PHOENIX, Ariz. – For a team that has already used 16 different relievers in the first month of the season, the Arizona Diamondbacks could really use a steady arm down in the bullpen.
Enter Josh Collmenter.
“It definitely hasn’t gone to script, and I don’t think for anybody, for what they probably anticipated going into the season with the starting pitching depth they added,” he said Sunday, following a long toss session out in the left field grass at Chase Field.
“It’s been weird to see that many guys come and go in the bullpen in just a month’s time,” Collmenter added. “I think there’s definitely a place where I can go in and hopefully provide some stability and some length; somebody that can cover three or four innings so you don’t have to see so many guys come and go.”
That’s expected soon, possibly as early as next week.
When the D-backs head to Miami to start a nine-game road trip, Collmenter will be on his way to California, where he’ll begin a week’s stay with Single-A Visalia on a rehab assignment.
“It’s exciting just because it’s one step closer,” he said. “Hopefully we’re getting closer to being back.”
Collmenter has been on the 15-day disabled list since before the start of the season with right shoulder inflammation.
He pitched twice last week in extended-spring training, throwing a scoreless inning against the Rockies on April 25 and then two innings against the Giants on April 28, when he allowed three runs on four hits with no walks and four strikeouts.
In two games, Collmenter threw 40 pitches.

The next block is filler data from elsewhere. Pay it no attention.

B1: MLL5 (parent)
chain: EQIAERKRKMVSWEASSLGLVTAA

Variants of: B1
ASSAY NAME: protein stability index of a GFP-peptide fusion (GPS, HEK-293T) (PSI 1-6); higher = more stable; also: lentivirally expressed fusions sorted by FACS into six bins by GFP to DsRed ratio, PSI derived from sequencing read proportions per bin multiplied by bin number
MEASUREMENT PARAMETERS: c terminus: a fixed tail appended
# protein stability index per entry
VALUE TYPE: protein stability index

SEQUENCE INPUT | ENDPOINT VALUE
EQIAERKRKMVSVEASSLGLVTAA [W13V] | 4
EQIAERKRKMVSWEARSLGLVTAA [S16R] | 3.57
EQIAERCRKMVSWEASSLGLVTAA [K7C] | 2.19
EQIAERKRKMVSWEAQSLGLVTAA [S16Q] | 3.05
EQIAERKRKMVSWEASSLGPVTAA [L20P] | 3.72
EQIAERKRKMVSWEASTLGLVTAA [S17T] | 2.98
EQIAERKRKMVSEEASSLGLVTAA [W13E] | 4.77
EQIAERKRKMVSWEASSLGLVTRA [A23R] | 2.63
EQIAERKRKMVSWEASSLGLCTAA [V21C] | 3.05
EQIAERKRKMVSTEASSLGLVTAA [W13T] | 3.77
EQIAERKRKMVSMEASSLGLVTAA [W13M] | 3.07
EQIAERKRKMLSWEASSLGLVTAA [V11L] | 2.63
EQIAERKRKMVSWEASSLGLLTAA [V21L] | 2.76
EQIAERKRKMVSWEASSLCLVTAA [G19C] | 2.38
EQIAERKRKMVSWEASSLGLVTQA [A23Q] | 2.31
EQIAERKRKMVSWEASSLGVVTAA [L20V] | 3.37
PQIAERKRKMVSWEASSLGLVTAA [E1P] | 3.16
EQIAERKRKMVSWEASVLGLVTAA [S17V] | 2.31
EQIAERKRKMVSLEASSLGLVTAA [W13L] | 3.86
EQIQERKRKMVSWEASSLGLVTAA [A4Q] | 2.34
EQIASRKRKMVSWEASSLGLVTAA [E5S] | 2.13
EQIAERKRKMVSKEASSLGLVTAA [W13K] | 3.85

“I feel really good,” he said. “(The arm) feels back to normal. How it feels throwing, how it feels bouncing back, it feels just like any other time, any other year. It seems like everything is in the past and everything is ready to go.”
Collmenter struggled in spring training with a 9.69 ERA.
Opponents hit .321 off him with 17 hits, including five home runs, in 13.0 innings pitched over eight appearances.
Though all tests, including an MRI, came back negative, the shoulder just wasn’t feeling right or responding well.
Collmenter needed to be shutdown, according to manager Chip Hale.
“Just some rest and a lot of body mechanic-things (the training staff) was doing with him to loosen up his core and all that stuff,” Hale said. “Just stuff that happens over many years of pitching a lot of innings, especially last year when he moved to the bullpen. It’s one thing pitching every fifth day and throwing 110 pitches or something. It’s different when you throw 60 one day and then two days later you’re throwing 40 and then three days later you’re throwing 70. It’s not easy on your body, so maybe (the disabled list) was the best thing that could happen for him.”
The plan is for Collmenter to throw three innings Monday, and then perhaps four later in the week in Visalia.
“Almost build him up like a starter,” Hale said
With the D-backs on the road through May 11, there’s a chance Collmenter rejoins the team during the three-game series in Colorado.
“I would love to be there (with my teammates) as quick as possible,” he said.
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